• Pretest Questions (unscored):4 questions

What to Study for the TEAS Exam?

What to Study for the TEAS Exam?

Before diving into the material we recommend for the TEAS test preparation, let’s discuss how much time you should spend preparing. While it isn’t absolutely vital, we recommend assigning 6 weeks before sitting for the exam to prepare yourself. We’re not telling you to study the whole day; we advise you to set the same two hours every day and dedicate them to studying.

Practice does make perfect in this case, as the dilemma people face in the TEAS is the shortage of time. You can only avoid falling into that pit by guaranteeing you have enough practice and knowledge through proper studying.

There are also multiple sources and references you can use to study for the TEAS Exam. However, we are going to break them down below. Note that we have not mentioned practice exams, as they are often included in all three materials.

TEAS Study Guides

If you have more of an old-school, traditional preferred way of studying, then TEAS preparation test study guides are an incredible way to do so. Most of them go over necessary exam material, tips & tricks, and practice exams. This is ideal for people who prefer having a hard copy or a pdf file that requires long hours of reading.

Some of our favorite TEAS study guides:

TEAS Flashcards

Have you ever heard the term cognitive recall? Well, it’s the scientific term given to retrieving stored information from your brain. You can only do that by adequately studying the material, reviewing it, and then quizzing yourself. One of the best ways to do that is through flashcards, as you can do it anywhere, even on the go.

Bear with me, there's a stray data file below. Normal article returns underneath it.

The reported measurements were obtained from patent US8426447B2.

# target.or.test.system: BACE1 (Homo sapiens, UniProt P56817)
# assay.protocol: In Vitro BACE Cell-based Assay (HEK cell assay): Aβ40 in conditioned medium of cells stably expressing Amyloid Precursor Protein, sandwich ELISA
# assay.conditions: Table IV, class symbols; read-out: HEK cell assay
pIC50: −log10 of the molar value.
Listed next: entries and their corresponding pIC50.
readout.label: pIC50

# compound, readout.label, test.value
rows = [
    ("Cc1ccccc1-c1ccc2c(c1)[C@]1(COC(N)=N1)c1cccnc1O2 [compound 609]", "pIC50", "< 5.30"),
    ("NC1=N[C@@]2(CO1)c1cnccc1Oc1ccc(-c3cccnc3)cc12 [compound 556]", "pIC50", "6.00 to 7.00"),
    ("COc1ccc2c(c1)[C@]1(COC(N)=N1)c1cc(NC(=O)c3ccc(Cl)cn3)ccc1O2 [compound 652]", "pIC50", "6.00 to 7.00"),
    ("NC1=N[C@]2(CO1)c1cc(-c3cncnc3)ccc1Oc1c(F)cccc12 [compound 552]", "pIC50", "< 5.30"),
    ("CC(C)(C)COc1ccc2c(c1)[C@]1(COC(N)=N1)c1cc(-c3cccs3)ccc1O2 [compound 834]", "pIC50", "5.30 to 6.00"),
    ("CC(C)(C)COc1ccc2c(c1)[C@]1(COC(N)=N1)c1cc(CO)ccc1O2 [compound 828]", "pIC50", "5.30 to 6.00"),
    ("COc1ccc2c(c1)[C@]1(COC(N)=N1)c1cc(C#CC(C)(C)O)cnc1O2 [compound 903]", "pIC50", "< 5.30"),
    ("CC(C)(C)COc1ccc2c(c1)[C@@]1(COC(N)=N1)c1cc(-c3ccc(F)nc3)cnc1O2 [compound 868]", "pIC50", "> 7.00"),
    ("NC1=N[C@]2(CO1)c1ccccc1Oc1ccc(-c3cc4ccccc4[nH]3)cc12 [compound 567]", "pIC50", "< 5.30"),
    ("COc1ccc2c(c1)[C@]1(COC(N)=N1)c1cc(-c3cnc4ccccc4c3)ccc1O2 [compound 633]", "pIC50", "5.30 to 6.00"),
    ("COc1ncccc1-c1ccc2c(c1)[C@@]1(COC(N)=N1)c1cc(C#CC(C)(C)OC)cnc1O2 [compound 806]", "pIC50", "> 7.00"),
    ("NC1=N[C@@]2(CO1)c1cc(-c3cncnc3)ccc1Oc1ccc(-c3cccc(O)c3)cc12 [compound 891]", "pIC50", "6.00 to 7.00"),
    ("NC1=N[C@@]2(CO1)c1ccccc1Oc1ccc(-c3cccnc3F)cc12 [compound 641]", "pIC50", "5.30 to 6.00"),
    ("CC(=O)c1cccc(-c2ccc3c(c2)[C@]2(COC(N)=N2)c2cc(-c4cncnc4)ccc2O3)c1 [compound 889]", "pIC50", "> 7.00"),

Some of our favorite TEAS flashcards:

TEAS Test Prep Courses

If you struggle with reading a book or using flashcards to revise, then a great alternative would be purchasing a TEAS preparatory course. While these are usually a tas bit more expensive, they give you the luxury of being able to study anywhere and on the go through your phone.

Some of our favorite TEAS prep courses:

  • Mometrix[106 lessons, 1450 questions, 190 videos, and 311 flashcards]
  • Boost Prep [52 lessons, 56 quizzes, 1000 questions, 3 complete practice exams]
  • ATI TEAS Prep[multiple different packages according to your needs]

How Long is the TEAS Test?

How Long is the TEAS Test?

The total time designated for the TEAS exam is 209 minutes, which is spread out unevenly across all 4 sections. That is equivalent to 3 hours and 39 minutes, almost four hours of uninterrupted examination. Here is the amount of time you have for individual sections: